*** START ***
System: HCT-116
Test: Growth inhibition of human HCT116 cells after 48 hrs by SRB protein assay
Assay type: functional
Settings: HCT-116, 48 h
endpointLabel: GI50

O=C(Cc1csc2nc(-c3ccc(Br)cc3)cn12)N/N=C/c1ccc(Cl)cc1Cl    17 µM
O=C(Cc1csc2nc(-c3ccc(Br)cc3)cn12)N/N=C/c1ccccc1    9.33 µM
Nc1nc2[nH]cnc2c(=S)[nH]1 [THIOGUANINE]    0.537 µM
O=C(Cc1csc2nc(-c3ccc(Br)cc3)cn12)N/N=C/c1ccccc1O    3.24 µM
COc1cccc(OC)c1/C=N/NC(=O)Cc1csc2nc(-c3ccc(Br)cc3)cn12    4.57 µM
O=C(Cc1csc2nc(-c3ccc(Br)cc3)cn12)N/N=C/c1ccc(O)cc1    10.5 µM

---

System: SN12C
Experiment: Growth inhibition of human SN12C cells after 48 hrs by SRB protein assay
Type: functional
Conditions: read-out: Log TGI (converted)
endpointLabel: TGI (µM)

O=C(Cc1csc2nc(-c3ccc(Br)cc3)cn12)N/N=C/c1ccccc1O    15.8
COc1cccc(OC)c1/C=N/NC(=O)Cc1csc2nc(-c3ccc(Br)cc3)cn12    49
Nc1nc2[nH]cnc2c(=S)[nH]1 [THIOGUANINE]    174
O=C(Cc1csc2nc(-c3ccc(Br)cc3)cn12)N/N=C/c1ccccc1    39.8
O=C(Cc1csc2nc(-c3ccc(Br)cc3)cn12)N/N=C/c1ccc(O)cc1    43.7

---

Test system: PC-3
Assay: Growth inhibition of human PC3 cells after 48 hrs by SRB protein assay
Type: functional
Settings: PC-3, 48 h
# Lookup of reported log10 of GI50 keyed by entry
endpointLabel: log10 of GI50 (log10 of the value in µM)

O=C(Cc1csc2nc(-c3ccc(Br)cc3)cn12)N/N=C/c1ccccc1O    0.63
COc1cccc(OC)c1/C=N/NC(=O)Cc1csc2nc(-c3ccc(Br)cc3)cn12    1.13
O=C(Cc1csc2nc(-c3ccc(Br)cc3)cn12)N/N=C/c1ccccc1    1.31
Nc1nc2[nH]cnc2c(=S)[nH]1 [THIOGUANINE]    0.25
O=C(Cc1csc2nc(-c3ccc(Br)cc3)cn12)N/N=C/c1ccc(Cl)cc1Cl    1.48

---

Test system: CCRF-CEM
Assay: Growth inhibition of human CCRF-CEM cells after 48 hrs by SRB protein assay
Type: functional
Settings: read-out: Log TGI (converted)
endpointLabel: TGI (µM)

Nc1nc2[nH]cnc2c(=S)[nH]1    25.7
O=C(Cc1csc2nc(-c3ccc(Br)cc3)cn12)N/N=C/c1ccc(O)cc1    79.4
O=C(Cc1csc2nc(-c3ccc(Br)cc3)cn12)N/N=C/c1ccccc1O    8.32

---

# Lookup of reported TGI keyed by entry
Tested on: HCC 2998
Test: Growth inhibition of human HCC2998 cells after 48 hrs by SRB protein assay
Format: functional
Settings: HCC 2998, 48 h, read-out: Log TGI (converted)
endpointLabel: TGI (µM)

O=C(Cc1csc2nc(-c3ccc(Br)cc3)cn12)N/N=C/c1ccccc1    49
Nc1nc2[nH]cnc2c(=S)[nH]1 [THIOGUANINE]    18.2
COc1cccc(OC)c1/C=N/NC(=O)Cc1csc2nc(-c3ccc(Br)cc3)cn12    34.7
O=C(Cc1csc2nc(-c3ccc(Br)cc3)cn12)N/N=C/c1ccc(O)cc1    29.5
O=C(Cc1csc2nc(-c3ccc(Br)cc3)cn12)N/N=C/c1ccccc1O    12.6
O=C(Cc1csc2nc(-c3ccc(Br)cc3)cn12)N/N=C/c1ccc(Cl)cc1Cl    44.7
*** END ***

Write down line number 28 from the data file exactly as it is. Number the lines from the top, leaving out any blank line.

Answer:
# Lookup of reported log10 of GI50 keyed by entry